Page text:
And so, here’s the thing: it turned out that she got a key assumption wrong. Yes, they were there to ask about search history, but that questioning was triggered by an employer, not government monitoring. She accurately portrayed her perception, but she didn’t know a key detail, and it turned out to be one that would have avoided a subsequent frenzy.
There was this sin too: she wouldn’t answer questions from the media. She took a lot of heat for dropping a bombshell and then walking away. (She didn’t, completely. I was in touch with her via DM on and off all day yesterday. But still, she didn’t talk to the press in an official capacity.) The media doesn’t like to be ignored. Especially when its by one of their own, which Michele, more or less at least, is.
And so the media was left simultaneously arguing that her husband (not a writer; not a reporter) should have been more aggressive with the police (gotten badge numbers, refused to answer questions or allowed a search of the home) while also making the case that she should be more supple with the press (return our emails, answer our phone calls).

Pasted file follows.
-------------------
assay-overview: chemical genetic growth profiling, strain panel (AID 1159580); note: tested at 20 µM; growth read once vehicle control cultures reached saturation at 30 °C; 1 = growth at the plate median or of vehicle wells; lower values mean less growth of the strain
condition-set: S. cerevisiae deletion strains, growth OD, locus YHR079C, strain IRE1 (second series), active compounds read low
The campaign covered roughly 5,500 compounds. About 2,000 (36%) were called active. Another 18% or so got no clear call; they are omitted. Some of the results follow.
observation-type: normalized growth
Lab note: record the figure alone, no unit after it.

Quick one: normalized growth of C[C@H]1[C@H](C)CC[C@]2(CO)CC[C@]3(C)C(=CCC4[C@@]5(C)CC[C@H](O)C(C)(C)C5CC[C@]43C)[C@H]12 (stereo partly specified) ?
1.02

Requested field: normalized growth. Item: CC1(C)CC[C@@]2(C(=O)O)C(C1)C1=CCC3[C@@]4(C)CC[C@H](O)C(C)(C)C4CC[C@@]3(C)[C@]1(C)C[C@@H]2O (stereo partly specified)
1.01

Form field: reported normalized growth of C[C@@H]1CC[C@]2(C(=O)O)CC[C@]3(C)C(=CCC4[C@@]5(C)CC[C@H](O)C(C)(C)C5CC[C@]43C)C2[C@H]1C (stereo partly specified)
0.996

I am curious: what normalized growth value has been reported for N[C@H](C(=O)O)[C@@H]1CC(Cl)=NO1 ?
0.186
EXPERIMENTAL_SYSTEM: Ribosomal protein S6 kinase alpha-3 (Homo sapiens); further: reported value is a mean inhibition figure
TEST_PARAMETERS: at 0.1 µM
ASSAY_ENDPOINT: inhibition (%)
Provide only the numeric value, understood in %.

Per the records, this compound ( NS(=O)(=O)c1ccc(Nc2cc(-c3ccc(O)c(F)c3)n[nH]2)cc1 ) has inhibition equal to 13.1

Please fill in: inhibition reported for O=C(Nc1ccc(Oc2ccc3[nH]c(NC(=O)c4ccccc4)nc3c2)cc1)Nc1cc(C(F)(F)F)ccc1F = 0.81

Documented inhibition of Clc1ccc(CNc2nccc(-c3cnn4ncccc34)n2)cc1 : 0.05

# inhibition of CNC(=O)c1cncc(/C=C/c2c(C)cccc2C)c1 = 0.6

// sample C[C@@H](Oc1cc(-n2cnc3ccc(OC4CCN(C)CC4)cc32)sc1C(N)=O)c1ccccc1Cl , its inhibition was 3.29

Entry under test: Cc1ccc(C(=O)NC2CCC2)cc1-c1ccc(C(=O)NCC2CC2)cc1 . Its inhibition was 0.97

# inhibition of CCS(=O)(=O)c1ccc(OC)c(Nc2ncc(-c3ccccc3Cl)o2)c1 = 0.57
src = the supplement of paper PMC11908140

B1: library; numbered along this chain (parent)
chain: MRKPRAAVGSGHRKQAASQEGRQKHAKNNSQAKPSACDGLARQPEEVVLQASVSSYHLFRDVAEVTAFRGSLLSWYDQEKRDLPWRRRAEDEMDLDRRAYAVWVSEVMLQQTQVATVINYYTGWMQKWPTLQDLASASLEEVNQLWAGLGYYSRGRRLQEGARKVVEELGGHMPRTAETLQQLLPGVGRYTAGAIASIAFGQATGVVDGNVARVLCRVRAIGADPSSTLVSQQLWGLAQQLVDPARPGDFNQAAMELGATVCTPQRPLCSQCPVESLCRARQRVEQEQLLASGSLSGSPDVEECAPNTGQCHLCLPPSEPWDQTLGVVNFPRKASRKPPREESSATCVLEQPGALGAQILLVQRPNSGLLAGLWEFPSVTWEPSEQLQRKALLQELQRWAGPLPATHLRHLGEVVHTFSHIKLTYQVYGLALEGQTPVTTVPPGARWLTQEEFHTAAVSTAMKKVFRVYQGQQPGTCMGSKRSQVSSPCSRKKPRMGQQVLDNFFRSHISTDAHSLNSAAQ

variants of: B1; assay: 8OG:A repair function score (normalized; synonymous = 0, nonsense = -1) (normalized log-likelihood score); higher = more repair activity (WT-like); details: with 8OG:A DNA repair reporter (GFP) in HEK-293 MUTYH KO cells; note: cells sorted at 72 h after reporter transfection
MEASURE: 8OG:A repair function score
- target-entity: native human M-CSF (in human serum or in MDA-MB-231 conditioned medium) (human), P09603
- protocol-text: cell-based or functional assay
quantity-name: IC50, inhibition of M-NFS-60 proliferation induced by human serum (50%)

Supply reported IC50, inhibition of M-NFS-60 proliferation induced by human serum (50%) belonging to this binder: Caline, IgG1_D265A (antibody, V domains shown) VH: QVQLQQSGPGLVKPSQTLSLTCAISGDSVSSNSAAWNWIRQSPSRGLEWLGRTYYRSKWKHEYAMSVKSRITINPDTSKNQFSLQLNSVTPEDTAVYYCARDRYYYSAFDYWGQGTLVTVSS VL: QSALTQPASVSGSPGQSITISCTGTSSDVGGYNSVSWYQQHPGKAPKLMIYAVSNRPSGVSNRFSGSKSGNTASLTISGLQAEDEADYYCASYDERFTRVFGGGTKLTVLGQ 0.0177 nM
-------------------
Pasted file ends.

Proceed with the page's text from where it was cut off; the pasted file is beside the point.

Don’t talk to the cops; do talk to us.
Michele is a loudmouth. And rude. And sarcastic. And as I began turning this over in my head yesterday, I made an assumption too. I assumed she had—over her many years online—perhaps said something obnoxious or sarcastic or both that landed her on Some Sort of List. That was wrong. But what is true is that it is in character for her to say fuck it and walk away from a big mess of people questioning her story and motives with her middle finger in the air. She was under no obligation to talk to the press, no matter how much we wanted her too.
—And to be clear, I attempted to get her to talk to Wired on the record.—